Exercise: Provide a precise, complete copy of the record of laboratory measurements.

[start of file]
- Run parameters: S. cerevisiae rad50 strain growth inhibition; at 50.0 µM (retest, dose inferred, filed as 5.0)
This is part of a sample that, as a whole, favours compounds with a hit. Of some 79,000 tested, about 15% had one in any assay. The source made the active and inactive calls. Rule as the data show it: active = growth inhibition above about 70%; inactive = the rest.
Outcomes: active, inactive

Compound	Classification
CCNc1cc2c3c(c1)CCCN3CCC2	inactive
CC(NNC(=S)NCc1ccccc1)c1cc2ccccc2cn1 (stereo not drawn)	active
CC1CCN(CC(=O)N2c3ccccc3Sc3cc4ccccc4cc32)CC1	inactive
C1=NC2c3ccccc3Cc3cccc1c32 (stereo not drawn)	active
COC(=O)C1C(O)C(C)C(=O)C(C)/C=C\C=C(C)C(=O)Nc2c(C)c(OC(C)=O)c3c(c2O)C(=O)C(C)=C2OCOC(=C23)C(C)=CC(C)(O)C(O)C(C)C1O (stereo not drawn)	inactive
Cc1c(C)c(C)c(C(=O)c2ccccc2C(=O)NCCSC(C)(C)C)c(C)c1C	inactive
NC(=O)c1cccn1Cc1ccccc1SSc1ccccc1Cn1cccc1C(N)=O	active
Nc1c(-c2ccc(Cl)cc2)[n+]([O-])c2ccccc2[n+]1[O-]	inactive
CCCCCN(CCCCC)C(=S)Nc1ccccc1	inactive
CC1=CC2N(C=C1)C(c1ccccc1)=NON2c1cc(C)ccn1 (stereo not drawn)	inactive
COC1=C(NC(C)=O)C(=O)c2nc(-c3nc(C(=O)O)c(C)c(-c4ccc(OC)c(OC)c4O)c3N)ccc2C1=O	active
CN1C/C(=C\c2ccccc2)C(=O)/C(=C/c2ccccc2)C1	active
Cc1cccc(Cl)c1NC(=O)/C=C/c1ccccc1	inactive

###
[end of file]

- Run parameters: S. cerevisiae rad50 strain growth inhibition; at 50.0 µM (retest, dose inferred, filed as 5.0)
This is part of a sample that, as a whole, favours compounds with a hit. Of some 79,000 tested, about 15% had one in any assay. The source made the active and inactive calls. Rule as the data show it: active = growth inhibition above about 70%; inactive = the rest.
Outcomes: active, inactive

Compound	Classification
CCNc1cc2c3c(c1)CCCN3CCC2	inactive
CC(NNC(=S)NCc1ccccc1)c1cc2ccccc2cn1 (stereo not drawn)	active
CC1CCN(CC(=O)N2c3ccccc3Sc3cc4ccccc4cc32)CC1	inactive
C1=NC2c3ccccc3Cc3cccc1c32 (stereo not drawn)	active
COC(=O)C1C(O)C(C)C(=O)C(C)/C=C\C=C(C)C(=O)Nc2c(C)c(OC(C)=O)c3c(c2O)C(=O)C(C)=C2OCOC(=C23)C(C)=CC(C)(O)C(O)C(C)C1O (stereo not drawn)	inactive
Cc1c(C)c(C)c(C(=O)c2ccccc2C(=O)NCCSC(C)(C)C)c(C)c1C	inactive
NC(=O)c1cccn1Cc1ccccc1SSc1ccccc1Cn1cccc1C(N)=O	active
Nc1c(-c2ccc(Cl)cc2)[n+]([O-])c2ccccc2[n+]1[O-]	inactive
CCCCCN(CCCCC)C(=S)Nc1ccccc1	inactive
CC1=CC2N(C=C1)C(c1ccccc1)=NON2c1cc(C)ccn1 (stereo not drawn)	inactive
COC1=C(NC(C)=O)C(=O)c2nc(-c3nc(C(=O)O)c(C)c(-c4ccc(OC)c(OC)c4O)c3N)ccc2C1=O	active
CN1C/C(=C\c2ccccc2)C(=O)/C(=C/c2ccccc2)C1	active
Cc1cccc(Cl)c1NC(=O)/C=C/c1ccccc1	inactive

###